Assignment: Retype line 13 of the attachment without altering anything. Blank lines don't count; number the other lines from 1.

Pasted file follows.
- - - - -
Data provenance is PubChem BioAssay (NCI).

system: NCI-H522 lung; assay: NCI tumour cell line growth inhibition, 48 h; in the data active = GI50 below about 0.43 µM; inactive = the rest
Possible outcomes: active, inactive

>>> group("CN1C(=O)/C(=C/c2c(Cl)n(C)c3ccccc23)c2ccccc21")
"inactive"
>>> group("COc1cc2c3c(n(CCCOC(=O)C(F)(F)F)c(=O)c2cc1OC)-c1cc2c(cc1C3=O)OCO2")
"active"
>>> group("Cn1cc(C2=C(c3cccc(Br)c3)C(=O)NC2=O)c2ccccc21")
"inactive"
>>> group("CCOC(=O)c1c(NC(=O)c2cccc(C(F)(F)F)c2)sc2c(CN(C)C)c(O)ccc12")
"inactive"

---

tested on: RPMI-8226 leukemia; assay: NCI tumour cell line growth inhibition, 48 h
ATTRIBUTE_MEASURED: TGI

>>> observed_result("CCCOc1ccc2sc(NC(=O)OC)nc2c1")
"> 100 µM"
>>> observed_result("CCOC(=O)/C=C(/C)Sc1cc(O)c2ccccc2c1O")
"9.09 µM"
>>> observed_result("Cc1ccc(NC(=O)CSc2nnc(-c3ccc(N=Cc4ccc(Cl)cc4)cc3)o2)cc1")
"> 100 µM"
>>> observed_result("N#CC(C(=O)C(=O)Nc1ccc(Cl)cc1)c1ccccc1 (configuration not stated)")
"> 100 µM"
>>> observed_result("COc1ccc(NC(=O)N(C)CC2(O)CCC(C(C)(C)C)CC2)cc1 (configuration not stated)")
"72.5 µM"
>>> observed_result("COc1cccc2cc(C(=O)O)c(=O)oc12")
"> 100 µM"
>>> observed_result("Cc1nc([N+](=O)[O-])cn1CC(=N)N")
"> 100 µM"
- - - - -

tested on: RPMI-8226 leukemia; assay: NCI tumour cell line growth inhibition, 48 h